The chemistry of freebasing is not complex. A base, such as ammonia, accepts a proton from a positively charged nicotine carboxylic acid salt (e.g., a malate or a tartrate) found in tobacco. The ammonia (NH3) is thereby transformed into a cation (NH4+), and the positively charged nicotine acid salt is deprotonated to become neutral. This neutral, deprotonated nicotine is “free” in that it is no longer bound to another molecule (or anion) in the form of a salt. Free nicotine is more volatile; James F. Pankow, of Oregon Health and Science University, stresses that “increasing the proportion of the particle-phase nicotine that is in the freebase form will . . . tend to drive more nicotine into the gas phase.”29 Gas-phase nicotine is able to deposit quickly and easily in the respiratory tract and, because of its free-base form, crosses the blood–brain barrier more readily (“moves easily into fatty tissues”30), making the nicotine more “available” to the smoker and therefore more potent.

Ammoniation increases nicotine’s volatility. There is not universal agreement on whether ammoniation also increases the rate of nicotine delivery, but freebasing is widely thought to increase the impact of nicotine by increasing its efficiency of extraction during the smoking process.31 Many tobacco industry documents mention augmentation of nicotine impact, and many of those also reveal a conviction that ammoniation was increasing the rate of nicotine delivery, causing a more immediate and profound “kick” to a smoker’s central nervous system (Figure 1). Philip Morris admitted the increased rate of nicotine delivery in a 1989 interoffice memo, noting that “the CNS [central nervous system] effects obtained using the NC [nicotine citrate] cigarettes were approximately half the magnitude of those obtained with FB [freebase nicotine] and unextracted cigarettes.”33

Many different terms have been used within the tobacco industry to describe this augmented impact, including volatile nicotine, pH effect, amelioration, extractable nicotine, burley impact, and increased satisfaction or augmentation.34 Channing Robertson, a Stanford chemical engineer, was barred from using the term freebase nicotine in his 1998 testimony for the plaintiffs in Minnesota v. Philip Morris, so he testified instead about what he called “crack nicotine.”35 Crucial for the tobacco industry, however, was that this augmented “kick” provided by ammoniation could offset declining levels of tar and nicotine in cigarettes, which fell by more than half from the 1950s through the 1980s as the industry sought to reassure worried smokers. Freebasing meant you could maintain a high nicotine impact while lowering reported tar and nicotine levels. As one 1971 Liggett document states, “there could be a reduction in total nicotine in the smoke without a reduction in the physiological satisfaction associated with nicotine”36 (Figure 2).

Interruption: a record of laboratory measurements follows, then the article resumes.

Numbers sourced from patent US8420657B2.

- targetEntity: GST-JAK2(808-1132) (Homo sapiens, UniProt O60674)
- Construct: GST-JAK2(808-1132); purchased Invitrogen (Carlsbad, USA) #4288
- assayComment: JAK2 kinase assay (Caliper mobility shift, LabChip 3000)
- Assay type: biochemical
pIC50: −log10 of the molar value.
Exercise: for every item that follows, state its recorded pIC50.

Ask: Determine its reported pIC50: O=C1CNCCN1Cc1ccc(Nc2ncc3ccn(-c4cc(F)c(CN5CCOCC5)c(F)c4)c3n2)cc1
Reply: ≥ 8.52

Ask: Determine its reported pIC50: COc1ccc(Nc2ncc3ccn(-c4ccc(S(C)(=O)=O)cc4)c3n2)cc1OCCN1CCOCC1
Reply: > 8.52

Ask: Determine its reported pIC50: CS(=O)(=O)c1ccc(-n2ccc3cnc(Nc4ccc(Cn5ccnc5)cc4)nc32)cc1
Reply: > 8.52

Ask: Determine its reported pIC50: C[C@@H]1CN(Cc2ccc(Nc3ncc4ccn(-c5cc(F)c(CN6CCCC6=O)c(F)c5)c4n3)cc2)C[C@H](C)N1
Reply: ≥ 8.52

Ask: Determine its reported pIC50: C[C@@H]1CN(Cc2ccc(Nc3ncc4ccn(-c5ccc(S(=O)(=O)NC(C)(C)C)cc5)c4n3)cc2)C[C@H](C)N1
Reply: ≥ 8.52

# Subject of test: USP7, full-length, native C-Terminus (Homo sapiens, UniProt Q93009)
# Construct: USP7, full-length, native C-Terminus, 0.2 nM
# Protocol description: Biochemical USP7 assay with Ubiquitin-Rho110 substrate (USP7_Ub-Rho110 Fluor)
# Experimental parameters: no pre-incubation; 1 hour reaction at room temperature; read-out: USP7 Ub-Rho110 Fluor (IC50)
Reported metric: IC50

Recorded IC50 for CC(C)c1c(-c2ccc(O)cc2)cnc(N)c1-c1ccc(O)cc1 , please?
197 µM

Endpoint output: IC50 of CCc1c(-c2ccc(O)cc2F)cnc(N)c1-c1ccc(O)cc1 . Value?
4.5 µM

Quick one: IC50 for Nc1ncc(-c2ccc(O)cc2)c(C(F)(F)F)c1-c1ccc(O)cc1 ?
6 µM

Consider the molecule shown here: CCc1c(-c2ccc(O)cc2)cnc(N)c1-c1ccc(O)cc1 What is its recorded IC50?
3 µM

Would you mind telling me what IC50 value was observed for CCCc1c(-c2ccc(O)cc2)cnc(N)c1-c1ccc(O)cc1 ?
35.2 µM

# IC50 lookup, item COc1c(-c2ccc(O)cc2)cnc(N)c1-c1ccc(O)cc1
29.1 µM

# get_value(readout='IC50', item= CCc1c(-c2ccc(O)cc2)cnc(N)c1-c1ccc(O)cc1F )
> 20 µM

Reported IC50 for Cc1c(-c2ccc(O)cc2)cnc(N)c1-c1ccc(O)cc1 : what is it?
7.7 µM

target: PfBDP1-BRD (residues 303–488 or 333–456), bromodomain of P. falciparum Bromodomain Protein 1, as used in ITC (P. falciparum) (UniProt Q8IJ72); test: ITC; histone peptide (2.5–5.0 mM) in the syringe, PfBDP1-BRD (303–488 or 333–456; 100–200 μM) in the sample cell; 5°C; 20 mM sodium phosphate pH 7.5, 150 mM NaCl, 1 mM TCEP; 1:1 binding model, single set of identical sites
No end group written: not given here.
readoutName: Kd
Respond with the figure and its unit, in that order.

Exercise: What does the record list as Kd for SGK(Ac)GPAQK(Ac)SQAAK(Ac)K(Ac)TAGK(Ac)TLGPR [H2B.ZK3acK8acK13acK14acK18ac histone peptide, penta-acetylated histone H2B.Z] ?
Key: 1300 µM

Long before the widespread use of freebasing, tobacco industry scientists knew that nicotine deliveries were sensitive to pH manipulation (by adding acids or bases). Several documents from the 1930s and 1940s discuss how to reduce the amount of free nicotine in tobacco by adding an organic acid, which would combine with the free nicotine base to form a (bound) nicotine salt.37 Free (vs “combined”) nicotine in those early years was often characterized as “toxic,”38 which made sense at a time prior to the push to reduce tar and nicotine in the “filter wars” and “tar derby” of the 1950s and 1960s. Many other industry documents from this earlier period describe the well-known art of denicotinization, which often used a base (such as ammonia) and steam to remove the offending alkaloid from tobacco. Denicotinization involves some of the same processes as freebasing, although the desired outcomes are different. Denicotinization involves the application of gaseous ammonia so that, upon addition of steam, the nicotine can be removed; freebasing impregnates tobacco with a salt (such as DAP) so that ammonia is released when the cigarette is lit, making nicotine more available to the smoker.